Last updated: August 24. 2013 10:55AM - 292 Views

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LIMA — The governor likes us. He really, really likes us.



Gov. John Kasich saying he wanted to deliver the State of the State in Lima was shocking news for Limalanders. We are not used to people knowing the good things happening here, but we are used to not being invited to the ball.



But, Kasich said for him, it was a natural choice.



“It just made sense. I like Lima. I’ve been there many times. There’s good things happening there. It just felt right. Sometimes things just feel a certain way. From what I can tell, it appears as though the people are embracing the Legislature and the administration and the cabinet. It’s great,” Kasich said Thursday during an interview at his office in Columbus.



This is the second year Kasich, a Republican, has asked to move the State of the State, which is delivered to a joint session of the Legislature, out of the capital. A year ago, he went to Wells Academy, the top-performing public school in the state, in Steubenville. It was the first time the State of the State was moved from the Statehouse, and it was only the second joint legislative session outside the statehouse. The first was to celebrate the state’s Bicentennial in Chillicothe, Ohio’s original capital city.



Last year, the Supreme Court could not attend the speech because of conflicts with the court’s schedule. Many others, Democrats and Republicans alike, opposed the idea because of the extra travel time and added costs.



Kasich said he likes the idea of moving government closer to taxpayers and voters, and likes putting a spotlight on communities other than Columbus. His office coordinated a lottery for tickets available to the public. He brushes aside the criticism he has already heard and knows he’ll hear more.



“This idea of taking the State of the State to where people are, to me is like, it’s such a great thing. Some people have trouble with it, which is to me bizarre. That’s something I don’t really understand,” Kasich said. “There are still people who object to the notion. Maybe there’s no changing them. Sometimes people have hard hearts and they just don’t want to get it. We’ll see.”



The announcement came as a pleasant surprise to Mayor David Berger, he said, and the community is eager to show the rest of the state the way the local economy has pulled through the recession, and the quality of life in Lima.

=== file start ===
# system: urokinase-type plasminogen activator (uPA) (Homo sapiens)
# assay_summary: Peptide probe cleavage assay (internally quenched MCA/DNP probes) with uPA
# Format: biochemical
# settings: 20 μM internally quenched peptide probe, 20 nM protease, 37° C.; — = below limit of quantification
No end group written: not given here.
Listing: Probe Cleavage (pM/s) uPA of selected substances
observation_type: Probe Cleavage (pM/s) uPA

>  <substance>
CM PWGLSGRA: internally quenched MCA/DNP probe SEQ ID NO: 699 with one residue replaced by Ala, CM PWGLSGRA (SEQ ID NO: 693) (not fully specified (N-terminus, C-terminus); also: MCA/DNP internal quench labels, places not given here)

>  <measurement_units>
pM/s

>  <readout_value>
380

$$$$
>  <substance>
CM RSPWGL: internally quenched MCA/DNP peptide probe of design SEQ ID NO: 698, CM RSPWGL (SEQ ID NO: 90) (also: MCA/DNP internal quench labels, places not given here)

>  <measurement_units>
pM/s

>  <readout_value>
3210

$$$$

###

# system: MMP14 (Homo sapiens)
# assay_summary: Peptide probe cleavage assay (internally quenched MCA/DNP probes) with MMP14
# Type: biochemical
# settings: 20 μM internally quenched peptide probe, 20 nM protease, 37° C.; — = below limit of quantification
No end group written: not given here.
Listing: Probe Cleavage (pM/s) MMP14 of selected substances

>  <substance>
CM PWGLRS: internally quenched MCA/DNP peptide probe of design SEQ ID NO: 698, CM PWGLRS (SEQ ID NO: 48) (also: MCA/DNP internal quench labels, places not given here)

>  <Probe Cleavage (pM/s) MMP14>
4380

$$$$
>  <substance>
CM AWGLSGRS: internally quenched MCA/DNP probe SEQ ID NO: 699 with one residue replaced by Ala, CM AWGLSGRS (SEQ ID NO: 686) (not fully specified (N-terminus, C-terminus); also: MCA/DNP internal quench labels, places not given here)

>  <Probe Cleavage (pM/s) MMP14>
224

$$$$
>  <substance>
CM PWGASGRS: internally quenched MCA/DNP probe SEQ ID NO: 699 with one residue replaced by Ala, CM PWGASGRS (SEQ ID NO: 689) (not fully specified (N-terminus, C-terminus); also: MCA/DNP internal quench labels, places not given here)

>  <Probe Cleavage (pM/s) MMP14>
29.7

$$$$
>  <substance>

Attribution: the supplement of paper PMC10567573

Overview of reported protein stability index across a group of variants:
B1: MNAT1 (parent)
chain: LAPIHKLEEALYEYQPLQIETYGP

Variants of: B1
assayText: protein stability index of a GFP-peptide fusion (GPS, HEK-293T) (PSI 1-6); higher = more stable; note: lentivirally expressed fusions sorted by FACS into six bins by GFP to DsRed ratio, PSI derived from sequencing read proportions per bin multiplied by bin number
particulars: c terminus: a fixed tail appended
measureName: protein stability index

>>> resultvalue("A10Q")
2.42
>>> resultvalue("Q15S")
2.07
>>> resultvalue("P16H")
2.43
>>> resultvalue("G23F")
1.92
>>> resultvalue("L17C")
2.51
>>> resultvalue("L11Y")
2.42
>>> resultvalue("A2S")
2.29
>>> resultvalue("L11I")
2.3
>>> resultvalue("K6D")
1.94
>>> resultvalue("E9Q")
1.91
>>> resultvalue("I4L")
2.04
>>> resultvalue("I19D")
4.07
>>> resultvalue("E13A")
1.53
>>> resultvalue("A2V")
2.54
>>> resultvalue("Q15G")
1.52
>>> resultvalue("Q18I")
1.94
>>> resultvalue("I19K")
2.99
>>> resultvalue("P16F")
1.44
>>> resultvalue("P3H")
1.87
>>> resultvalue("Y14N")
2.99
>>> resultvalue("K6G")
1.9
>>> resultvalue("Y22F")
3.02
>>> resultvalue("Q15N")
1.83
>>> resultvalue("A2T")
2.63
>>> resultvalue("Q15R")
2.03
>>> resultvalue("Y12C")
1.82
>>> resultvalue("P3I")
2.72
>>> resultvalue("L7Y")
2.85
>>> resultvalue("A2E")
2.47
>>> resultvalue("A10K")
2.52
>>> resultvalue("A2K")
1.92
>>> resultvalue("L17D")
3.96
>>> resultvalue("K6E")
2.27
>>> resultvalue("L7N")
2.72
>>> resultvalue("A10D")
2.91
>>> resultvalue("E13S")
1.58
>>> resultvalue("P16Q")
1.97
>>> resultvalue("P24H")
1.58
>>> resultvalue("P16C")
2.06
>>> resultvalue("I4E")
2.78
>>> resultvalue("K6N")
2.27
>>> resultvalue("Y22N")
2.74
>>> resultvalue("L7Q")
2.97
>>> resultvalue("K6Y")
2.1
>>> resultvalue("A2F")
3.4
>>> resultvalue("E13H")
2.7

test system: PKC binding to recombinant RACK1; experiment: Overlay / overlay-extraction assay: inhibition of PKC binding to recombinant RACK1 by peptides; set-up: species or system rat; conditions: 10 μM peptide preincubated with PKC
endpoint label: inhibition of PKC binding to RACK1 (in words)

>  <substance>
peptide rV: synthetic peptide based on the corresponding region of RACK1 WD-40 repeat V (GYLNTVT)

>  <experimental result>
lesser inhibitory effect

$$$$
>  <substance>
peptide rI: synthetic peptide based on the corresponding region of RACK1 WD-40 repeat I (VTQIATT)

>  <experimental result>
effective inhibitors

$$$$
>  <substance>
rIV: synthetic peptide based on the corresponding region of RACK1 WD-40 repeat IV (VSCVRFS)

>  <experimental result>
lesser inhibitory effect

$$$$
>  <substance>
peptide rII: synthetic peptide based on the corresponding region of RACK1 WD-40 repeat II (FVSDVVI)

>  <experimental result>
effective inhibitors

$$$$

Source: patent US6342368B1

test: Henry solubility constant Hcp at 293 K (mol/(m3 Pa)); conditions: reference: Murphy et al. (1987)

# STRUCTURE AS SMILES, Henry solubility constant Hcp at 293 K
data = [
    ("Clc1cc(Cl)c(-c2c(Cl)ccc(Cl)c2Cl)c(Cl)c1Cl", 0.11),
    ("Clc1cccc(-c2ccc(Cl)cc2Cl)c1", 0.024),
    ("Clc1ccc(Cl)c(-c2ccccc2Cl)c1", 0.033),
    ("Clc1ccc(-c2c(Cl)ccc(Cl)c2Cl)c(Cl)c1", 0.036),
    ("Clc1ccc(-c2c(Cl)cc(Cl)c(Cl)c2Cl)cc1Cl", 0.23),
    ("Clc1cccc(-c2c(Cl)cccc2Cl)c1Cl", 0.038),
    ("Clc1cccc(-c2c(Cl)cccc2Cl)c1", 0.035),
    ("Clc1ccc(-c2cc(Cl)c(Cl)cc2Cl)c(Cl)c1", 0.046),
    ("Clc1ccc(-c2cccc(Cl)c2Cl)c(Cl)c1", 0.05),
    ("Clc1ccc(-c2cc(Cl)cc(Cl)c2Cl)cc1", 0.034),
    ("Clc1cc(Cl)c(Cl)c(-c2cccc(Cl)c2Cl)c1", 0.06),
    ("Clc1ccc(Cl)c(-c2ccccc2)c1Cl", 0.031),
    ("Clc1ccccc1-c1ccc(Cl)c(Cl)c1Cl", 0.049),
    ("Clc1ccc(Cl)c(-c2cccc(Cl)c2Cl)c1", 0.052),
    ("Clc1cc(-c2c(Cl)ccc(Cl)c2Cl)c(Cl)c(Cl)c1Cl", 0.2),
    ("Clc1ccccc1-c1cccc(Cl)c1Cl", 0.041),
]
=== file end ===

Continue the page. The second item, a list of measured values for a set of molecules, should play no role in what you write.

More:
“We are seeing a major upturn for all our manufacturers. That’s genuinely a good opportunity for us to share that with the state,” Berger said. “This truly is an unprecedented circumstance. We’ve been told we could have as many as 1,300 people here. I think it’s reasonable to believe that a very small fraction of those have ever been here before. This is a terrific opportunity for us to have them here, have them understand what cultural, educational and career opportunities are here. Long-term it may help guide some state policy or practice.”



Last year, Kasich gave his speech, people drove to Steubenville to hear it and then left. The governor still said he heard and felt an “outpouring” of gratitude from the people of Steubenville for highlighting their community. Kasich is a politician unafraid to shed a tear, and he said he did so last year the morning after his speech.



“I woke up the next morning and actually had a cry. Because I didn’t do anything here, but the pride and exuberance of the people there overwhelmed me,” Kasich said.



Kasich hasn’t seen anything yet. Rep. Matt Huffman, R-Lima, Berger, and a host of community officials had another idea of what they wanted the day to look like. As a result, the day is full.



Kasich is scheduled to give his speech at 6:45 p.m. Tuesday, also a first. The speech is typically a noon-time event. The day will be a working day in Lima for much of state government, as many members of the governor’s cabinet are holding meetings or taking tours in the community during the day and the Legislature plans to hold several committee hearings that day. House Speaker William Batchelder and others representing the majority and minority caucuses of the House and Senate will also speak at a legislative luncheon.



On its own, the community is also adding special touches, such as welcome bags for legislators and officials, coordinated signage at Veterans Memorial Civic Center and downtown businesses and volunteer ambassadors who will welcome and direct guests.



Kasich said he’s aware of the full day and some of the details, and expects to enjoy the experience. He plans to fly from Columbus to Lima and won’t arrive until later in the day. He plans to spend the night and is tentatively scheduled to have a breakfast with invited officials the next morning.



“It’s going to make the people of Lima really proud of their town. People are going to learn something about a part of Ohio that many people don’t know about. What makes me feel good is when people who live in towns like this feel good, and are proud of what they’ve accomplished. That’s what makes it worthwhile to me,” Kasich said. “I expect that Lima’s filled with hardworking, industry, agriculture, it’s just filled with God-fearing, common sense people. That’s what makes it so great. I hope people show up. I hope we can have a good turnout.”






Gov. John Kasich




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